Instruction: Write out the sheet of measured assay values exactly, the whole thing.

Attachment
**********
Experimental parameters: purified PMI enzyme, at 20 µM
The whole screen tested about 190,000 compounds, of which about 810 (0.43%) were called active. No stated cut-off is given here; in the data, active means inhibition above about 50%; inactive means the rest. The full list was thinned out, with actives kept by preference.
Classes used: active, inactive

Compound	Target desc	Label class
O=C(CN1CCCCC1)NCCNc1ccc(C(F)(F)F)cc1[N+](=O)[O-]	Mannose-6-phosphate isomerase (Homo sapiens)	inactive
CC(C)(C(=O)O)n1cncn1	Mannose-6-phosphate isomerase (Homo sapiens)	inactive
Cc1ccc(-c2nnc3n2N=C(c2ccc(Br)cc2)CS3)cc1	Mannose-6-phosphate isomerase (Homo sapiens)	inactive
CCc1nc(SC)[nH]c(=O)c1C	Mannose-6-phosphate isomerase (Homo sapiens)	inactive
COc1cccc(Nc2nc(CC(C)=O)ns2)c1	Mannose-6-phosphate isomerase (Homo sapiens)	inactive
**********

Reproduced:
Experimental parameters: purified PMI enzyme, at 20 µM
The whole screen tested about 190,000 compounds, of which about 810 (0.43%) were called active. No stated cut-off is given here; in the data, active means inhibition above about 50%; inactive means the rest. The full list was thinned out, with actives kept by preference.
Classes used: active, inactive

Compound	Target desc	Label class
O=C(CN1CCCCC1)NCCNc1ccc(C(F)(F)F)cc1[N+](=O)[O-]	Mannose-6-phosphate isomerase (Homo sapiens)	inactive
CC(C)(C(=O)O)n1cncn1	Mannose-6-phosphate isomerase (Homo sapiens)	inactive
Cc1ccc(-c2nnc3n2N=C(c2ccc(Br)cc2)CS3)cc1	Mannose-6-phosphate isomerase (Homo sapiens)	inactive
CCc1nc(SC)[nH]c(=O)c1C	Mannose-6-phosphate isomerase (Homo sapiens)	inactive
COc1cccc(Nc2nc(CC(C)=O)ns2)c1	Mannose-6-phosphate isomerase (Homo sapiens)	inactive